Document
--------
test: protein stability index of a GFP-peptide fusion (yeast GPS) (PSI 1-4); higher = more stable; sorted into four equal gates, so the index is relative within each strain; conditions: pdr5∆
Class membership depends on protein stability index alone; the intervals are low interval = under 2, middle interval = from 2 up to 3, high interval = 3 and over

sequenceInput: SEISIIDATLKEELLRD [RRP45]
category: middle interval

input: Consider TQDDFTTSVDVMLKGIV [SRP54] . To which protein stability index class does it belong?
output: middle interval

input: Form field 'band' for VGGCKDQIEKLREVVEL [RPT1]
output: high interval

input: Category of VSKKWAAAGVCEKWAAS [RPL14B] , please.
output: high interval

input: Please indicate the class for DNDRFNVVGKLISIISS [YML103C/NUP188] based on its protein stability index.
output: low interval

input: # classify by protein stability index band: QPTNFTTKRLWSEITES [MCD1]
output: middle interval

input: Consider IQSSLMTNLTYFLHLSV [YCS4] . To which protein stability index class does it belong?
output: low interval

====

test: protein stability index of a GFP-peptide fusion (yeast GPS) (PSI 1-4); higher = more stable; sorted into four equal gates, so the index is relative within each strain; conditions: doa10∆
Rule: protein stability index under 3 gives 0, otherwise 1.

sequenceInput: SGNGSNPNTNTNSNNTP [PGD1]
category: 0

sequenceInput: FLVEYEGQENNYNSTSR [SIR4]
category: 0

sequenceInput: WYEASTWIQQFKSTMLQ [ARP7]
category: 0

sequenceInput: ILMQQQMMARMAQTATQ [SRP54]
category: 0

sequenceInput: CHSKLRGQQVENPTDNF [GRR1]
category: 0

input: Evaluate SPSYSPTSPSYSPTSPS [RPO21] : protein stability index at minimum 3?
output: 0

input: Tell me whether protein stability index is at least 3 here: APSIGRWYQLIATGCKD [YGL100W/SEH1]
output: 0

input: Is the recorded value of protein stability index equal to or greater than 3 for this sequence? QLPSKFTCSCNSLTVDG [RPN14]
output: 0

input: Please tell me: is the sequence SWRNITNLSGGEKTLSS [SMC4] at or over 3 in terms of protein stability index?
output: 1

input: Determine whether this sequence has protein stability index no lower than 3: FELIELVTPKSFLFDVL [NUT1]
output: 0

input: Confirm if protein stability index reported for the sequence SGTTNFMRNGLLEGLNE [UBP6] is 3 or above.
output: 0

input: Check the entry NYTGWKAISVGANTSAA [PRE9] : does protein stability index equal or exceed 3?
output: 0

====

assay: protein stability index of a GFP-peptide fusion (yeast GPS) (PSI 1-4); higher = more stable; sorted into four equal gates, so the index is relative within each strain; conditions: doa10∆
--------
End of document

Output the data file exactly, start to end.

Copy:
test: protein stability index of a GFP-peptide fusion (yeast GPS) (PSI 1-4); higher = more stable; sorted into four equal gates, so the index is relative within each strain; conditions: pdr5∆
Class membership depends on protein stability index alone; the intervals are low interval = under 2, middle interval = from 2 up to 3, high interval = 3 and over

sequenceInput: SEISIIDATLKEELLRD [RRP45]
category: middle interval

input: Consider TQDDFTTSVDVMLKGIV [SRP54] . To which protein stability index class does it belong?
output: middle interval

input: Form field 'band' for VGGCKDQIEKLREVVEL [RPT1]
output: high interval

input: Category of VSKKWAAAGVCEKWAAS [RPL14B] , please.
output: high interval

input: Please indicate the class for DNDRFNVVGKLISIISS [YML103C/NUP188] based on its protein stability index.
output: low interval

input: # classify by protein stability index band: QPTNFTTKRLWSEITES [MCD1]
output: middle interval

input: Consider IQSSLMTNLTYFLHLSV [YCS4] . To which protein stability index class does it belong?
output: low interval

====

test: protein stability index of a GFP-peptide fusion (yeast GPS) (PSI 1-4); higher = more stable; sorted into four equal gates, so the index is relative within each strain; conditions: doa10∆
Rule: protein stability index under 3 gives 0, otherwise 1.

sequenceInput: SGNGSNPNTNTNSNNTP [PGD1]
category: 0

sequenceInput: FLVEYEGQENNYNSTSR [SIR4]
category: 0

sequenceInput: WYEASTWIQQFKSTMLQ [ARP7]
category: 0

sequenceInput: ILMQQQMMARMAQTATQ [SRP54]
category: 0

sequenceInput: CHSKLRGQQVENPTDNF [GRR1]
category: 0

input: Evaluate SPSYSPTSPSYSPTSPS [RPO21] : protein stability index at minimum 3?
output: 0

input: Tell me whether protein stability index is at least 3 here: APSIGRWYQLIATGCKD [YGL100W/SEH1]
output: 0

input: Is the recorded value of protein stability index equal to or greater than 3 for this sequence? QLPSKFTCSCNSLTVDG [RPN14]
output: 0

input: Please tell me: is the sequence SWRNITNLSGGEKTLSS [SMC4] at or over 3 in terms of protein stability index?
output: 1

input: Determine whether this sequence has protein stability index no lower than 3: FELIELVTPKSFLFDVL [NUT1]
output: 0

input: Confirm if protein stability index reported for the sequence SGTTNFMRNGLLEGLNE [UBP6] is 3 or above.
output: 0

input: Check the entry NYTGWKAISVGANTSAA [PRE9] : does protein stability index equal or exceed 3?
output: 0

====

assay: protein stability index of a GFP-peptide fusion (yeast GPS) (PSI 1-4); higher = more stable; sorted into four equal gates, so the index is relative within each strain; conditions: doa10∆